The Right2Know Campaign is outraged to learn about the unlawful arrest of 12 Human Rights activists on 17 October in Tanzania while attending a workshop in the capital city, Dar es Salaam. The human rights activists and lawyers include two South Africans who were preparing to launch a court challenge to that government’s ban on drop-in centres serving key populations at risk of HIV. One of the South Africans arrested is Executive Director of the Initiative for Strategic Litigation in Africa (ISLA), Sibongile Ndashe.
Arrested allegedly for “promoting homosexuality” the group was immediately released on bail; while it is true that “carnal knowledge against the order of nature” is a crime under an outdated colonial-era law, under no law in Tanzania is it illegal or a crime merely to hold a meeting. On October 20, bail was inexplicably revoked and the group is now back in custody – on unknown charges. This is in sharp contrast to the country’s Criminal Procedure Act which prohibits the arrest of anyone for no charge and also prohibits holding anyone in custody for longer than 24 hours without bail or being brought before a court.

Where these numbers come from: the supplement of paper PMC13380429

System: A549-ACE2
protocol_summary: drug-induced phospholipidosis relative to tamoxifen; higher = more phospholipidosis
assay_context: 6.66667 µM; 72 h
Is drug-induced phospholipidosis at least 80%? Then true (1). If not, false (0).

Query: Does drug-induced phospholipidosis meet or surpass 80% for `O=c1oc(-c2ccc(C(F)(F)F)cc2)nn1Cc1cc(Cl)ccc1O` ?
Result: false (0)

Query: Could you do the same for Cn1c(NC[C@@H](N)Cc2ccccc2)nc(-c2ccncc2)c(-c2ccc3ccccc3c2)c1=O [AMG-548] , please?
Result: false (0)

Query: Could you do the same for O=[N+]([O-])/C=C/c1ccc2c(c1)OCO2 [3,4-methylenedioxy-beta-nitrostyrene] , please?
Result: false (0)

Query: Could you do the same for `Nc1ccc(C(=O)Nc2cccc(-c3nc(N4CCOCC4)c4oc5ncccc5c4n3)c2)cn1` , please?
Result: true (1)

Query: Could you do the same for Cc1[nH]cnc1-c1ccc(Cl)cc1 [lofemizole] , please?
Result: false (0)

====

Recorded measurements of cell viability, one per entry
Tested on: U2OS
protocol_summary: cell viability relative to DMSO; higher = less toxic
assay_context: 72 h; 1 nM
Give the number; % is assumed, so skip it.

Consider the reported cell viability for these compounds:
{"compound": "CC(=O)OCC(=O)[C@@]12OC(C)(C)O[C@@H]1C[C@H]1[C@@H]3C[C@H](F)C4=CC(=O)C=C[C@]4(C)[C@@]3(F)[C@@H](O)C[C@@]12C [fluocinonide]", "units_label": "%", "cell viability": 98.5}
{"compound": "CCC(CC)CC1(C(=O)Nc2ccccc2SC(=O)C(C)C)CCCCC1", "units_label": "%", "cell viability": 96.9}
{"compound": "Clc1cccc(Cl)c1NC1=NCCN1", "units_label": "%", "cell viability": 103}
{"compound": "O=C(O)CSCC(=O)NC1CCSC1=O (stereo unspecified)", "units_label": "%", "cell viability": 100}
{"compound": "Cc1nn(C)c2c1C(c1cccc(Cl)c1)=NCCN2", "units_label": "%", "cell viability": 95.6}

The arbitrary arrest of the 12 human rights defenders is a sign of the Tanzanian government’s increasing lack of tolerance for freedom of assembly and freedom of expression both on the mainland and on Zanzibar. The recent arrests follow a disturbing trend in which several dozen people have been arrested since December 2016 for “homosexuality” or “promoting homosexuality”. In most of these cases there has in fact been very little evidence to suggest that those detained have engaged in same-sex activity.
The reality is that the 12 human rights defenders are NOT being held for promoting homosexuality, but rather for seeking to challenge reactionary government policies and attitudes that put many innocent people at risk and could cost many HIV-positive people their lives.
We call on the Tanzanian government to release these activists immediately and to drop any politically motivated charges.
We also call on the South African government to intervene urgently to secure the release of our comrades and compatriots to make sure that they do not spend another night in jail for fighting for what is right.
Finally, we urge President Magafuli and the Tanzanian government not to reverse the extraordinary gains it has made over the past decade to cut the HIV infection rate by more than 30% and the roll-out of antiretroviral drugs to nearly half of the 1.4 million infected adults. This current crackdown on the fundamental rights of an LGBTI minority at risk and of the core civil political rights of all citizens puts everyone at jeopardy. It is not too late for Tanzania to once again be a model in the region in terms of how to respond to key populations. This is not that way.